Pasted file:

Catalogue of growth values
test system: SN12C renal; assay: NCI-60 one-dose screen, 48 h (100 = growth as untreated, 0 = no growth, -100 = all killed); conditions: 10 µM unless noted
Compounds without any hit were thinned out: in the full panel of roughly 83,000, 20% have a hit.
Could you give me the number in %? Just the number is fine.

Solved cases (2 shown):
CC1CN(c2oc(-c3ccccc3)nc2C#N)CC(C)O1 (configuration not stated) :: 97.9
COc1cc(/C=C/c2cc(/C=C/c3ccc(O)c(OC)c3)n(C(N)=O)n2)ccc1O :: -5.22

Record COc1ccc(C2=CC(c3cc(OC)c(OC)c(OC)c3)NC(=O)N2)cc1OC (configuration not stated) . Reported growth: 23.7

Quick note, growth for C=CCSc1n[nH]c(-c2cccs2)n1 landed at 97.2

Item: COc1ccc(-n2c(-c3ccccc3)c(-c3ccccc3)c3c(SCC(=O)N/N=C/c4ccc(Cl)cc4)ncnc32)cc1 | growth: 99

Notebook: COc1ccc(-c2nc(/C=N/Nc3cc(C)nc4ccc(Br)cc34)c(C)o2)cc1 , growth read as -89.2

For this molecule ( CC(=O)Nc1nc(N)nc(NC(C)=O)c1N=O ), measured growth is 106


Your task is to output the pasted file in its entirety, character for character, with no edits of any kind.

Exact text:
Catalogue of growth values
test system: SN12C renal; assay: NCI-60 one-dose screen, 48 h (100 = growth as untreated, 0 = no growth, -100 = all killed); conditions: 10 µM unless noted
Compounds without any hit were thinned out: in the full panel of roughly 83,000, 20% have a hit.
Could you give me the number in %? Just the number is fine.

Solved cases (2 shown):
CC1CN(c2oc(-c3ccccc3)nc2C#N)CC(C)O1 (configuration not stated) :: 97.9
COc1cc(/C=C/c2cc(/C=C/c3ccc(O)c(OC)c3)n(C(N)=O)n2)ccc1O :: -5.22

Record COc1ccc(C2=CC(c3cc(OC)c(OC)c(OC)c3)NC(=O)N2)cc1OC (configuration not stated) . Reported growth: 23.7

Quick note, growth for C=CCSc1n[nH]c(-c2cccs2)n1 landed at 97.2

Item: COc1ccc(-n2c(-c3ccccc3)c(-c3ccccc3)c3c(SCC(=O)N/N=C/c4ccc(Cl)cc4)ncnc32)cc1 | growth: 99

Notebook: COc1ccc(-c2nc(/C=N/Nc3cc(C)nc4ccc(Br)cc34)c(C)o2)cc1 , growth read as -89.2

For this molecule ( CC(=O)Nc1nc(N)nc(NC(C)=O)c1N=O ), measured growth is 106